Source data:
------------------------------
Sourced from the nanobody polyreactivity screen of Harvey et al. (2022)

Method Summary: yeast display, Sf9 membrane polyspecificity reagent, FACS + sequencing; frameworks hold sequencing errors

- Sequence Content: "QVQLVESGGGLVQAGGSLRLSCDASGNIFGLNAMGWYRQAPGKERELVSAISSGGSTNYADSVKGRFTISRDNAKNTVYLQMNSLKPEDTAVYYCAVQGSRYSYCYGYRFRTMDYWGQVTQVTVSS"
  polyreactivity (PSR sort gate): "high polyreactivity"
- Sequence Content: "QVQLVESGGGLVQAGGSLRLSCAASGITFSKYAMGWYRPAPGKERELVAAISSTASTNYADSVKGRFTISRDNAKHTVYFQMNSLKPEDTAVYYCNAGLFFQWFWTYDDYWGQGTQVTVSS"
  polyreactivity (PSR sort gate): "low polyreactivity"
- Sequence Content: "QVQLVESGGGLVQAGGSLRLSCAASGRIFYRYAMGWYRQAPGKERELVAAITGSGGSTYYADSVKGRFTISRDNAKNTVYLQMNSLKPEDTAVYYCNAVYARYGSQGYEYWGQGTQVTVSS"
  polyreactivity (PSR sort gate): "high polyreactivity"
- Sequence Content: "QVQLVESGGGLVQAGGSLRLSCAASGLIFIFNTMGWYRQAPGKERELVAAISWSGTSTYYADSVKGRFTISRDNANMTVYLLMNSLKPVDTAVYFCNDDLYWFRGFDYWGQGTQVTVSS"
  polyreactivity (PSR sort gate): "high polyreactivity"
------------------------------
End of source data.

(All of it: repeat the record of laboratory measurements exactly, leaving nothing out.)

Sourced from the nanobody polyreactivity screen of Harvey et al. (2022)

Method Summary: yeast display, Sf9 membrane polyspecificity reagent, FACS + sequencing; frameworks hold sequencing errors

- Sequence Content: "QVQLVESGGGLVQAGGSLRLSCDASGNIFGLNAMGWYRQAPGKERELVSAISSGGSTNYADSVKGRFTISRDNAKNTVYLQMNSLKPEDTAVYYCAVQGSRYSYCYGYRFRTMDYWGQVTQVTVSS"
  polyreactivity (PSR sort gate): "high polyreactivity"
- Sequence Content: "QVQLVESGGGLVQAGGSLRLSCAASGITFSKYAMGWYRPAPGKERELVAAISSTASTNYADSVKGRFTISRDNAKHTVYFQMNSLKPEDTAVYYCNAGLFFQWFWTYDDYWGQGTQVTVSS"
  polyreactivity (PSR sort gate): "low polyreactivity"
- Sequence Content: "QVQLVESGGGLVQAGGSLRLSCAASGRIFYRYAMGWYRQAPGKERELVAAITGSGGSTYYADSVKGRFTISRDNAKNTVYLQMNSLKPEDTAVYYCNAVYARYGSQGYEYWGQGTQVTVSS"
  polyreactivity (PSR sort gate): "high polyreactivity"
- Sequence Content: "QVQLVESGGGLVQAGGSLRLSCAASGLIFIFNTMGWYRQAPGKERELVAAISWSGTSTYYADSVKGRFTISRDNANMTVYLLMNSLKPVDTAVYFCNDDLYWFRGFDYWGQGTQVTVSS"
  polyreactivity (PSR sort gate): "high polyreactivity"